Web banner. Text: Seven takeaways for CUPE members, provincial budget, reject the reset

Seven takeaways for CUPE members: Budget 2022-2023

creynolds Political Action

Web banner. Text: Seven takeaways for CUPE members, reject the reset

Some of the biggest issues that we may face this year were not revealed in the specifics of the 2022-2023 provincial budget. The Furey government tailored their budget to try to pass it off as a good news story. CUPE members should be aware of these seven takeaways.

Download a printable copy of this leaflet.

  1. Centralization of health authorities into one provincial health authority
  • Centralization will not save valuable health dollars for health care, nor will it result in better care.
  • In Nova Scotia and Manitoba where centralization has been attempted, the outcome has been bad for local and rural health needs.
  1. The budget makes real cuts to program spending
  • For most departments, such as health and social services, the amount of program spending was frozen at the 2021-2022 level.
  • The Consumer Price Index rose 3.7% last year, so freezing funding to departments really means that they are getting only 96.3% of what they got last year. In real terms, that’s a cut.
  • The Furey government is planning freezes (cuts) every year until 2026-2027.
  • A few departments did receive funding to keep up with inflation. K-12 education received a 3.8% increase, so it’s one of the only departments to undergo a true “freeze”.
  • The premier’s office got a big increase, receiving 10% additional funding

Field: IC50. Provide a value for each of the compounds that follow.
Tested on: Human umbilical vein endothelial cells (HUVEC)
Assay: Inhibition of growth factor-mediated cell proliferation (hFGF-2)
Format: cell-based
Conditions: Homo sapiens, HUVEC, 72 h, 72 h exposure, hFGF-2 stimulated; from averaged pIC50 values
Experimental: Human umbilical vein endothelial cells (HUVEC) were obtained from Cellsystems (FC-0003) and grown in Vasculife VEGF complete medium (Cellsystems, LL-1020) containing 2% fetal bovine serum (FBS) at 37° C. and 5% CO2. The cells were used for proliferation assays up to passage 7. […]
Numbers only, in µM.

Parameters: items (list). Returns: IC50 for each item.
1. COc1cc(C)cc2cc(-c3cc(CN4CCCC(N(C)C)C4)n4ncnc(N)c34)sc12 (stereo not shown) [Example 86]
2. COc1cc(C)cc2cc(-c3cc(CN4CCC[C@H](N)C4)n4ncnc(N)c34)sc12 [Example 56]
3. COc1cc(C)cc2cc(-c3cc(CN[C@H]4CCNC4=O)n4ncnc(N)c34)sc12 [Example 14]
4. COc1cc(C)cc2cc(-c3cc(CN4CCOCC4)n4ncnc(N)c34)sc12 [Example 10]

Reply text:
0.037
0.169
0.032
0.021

1. The Furey government is intentionally predicting less revenue this year
  • The government has projected the average price of oil for the year to be 25% less than what most banks are predicting.
  • If the price of oil keeps up as predicted, it could mean the province will get more than $200 million in royalties.
  • There is money in the budget to pay for real wage increases for public sector workers – the Furey government is just trying to hide it.
  1. Government spending on public sector salaries and benefits fell by 17% since 2015
  • The 2015-2016 budget for salaries and employee benefits was $3.5 billion (in 2015 dollars).
  • The 2022-2024 budget for salaries and employee benefits also allocates $3.5 billion (in 2022 dollars).
  • In seven years, even though the dollar figure has remained the same, $3.5 billion is worth 17% less today because of inflation.
  • It’s simple: public sector workers’ salaries and benefits have not caused a “fiscal crisis”. The crisis is that workers’ salaries and benefits have been cut by so much.
  1. Furey’s plan to privatize publicly owned assets is a bad idea
  • The budget lists three Crown corporations (Atlantic Lottery Corporation, Nalcor Energy, and NL Liquor) as contributing $497 million to government coffers last year.
  • Over the coming year, the amount that these three Crown corporations are expected to contribute is nearly double last year and could bring in $914 million.
  • Why would anyone think selling-off and privatizing publicly owned assets is a good idea?
  1. Balanced budget legislation is bad public policy
  • Balanced budget legislation could freeze growth of public sector employment, freeze wages and benefits, and cut public services and employment during an economic downturn.
  • CUPE is watching closely with our allies in the NL Federation of Labour to see if such legislation would attempt to limit or withdraw collective bargaining rights.
  • This legislation is a “political tool” to pretend to tie the hands of the current and/or future governments – but like any legislation passed by the House of Assembly, it can be overturned by a majority vote.
  1. Privatization and centralization of public services
  • The budget mentions the PERT Report, the Review of Provincial Assets (Rothschild Bank Report), and the NL Health Accord.
  • All these reports are political tools the Furey government is using to soften up Newfoundlanders and Labradorians to believe that there is no alternative to cutting services and selling our public assets to the highest, most well-connected bidder.

Download a printable copy of this leaflet.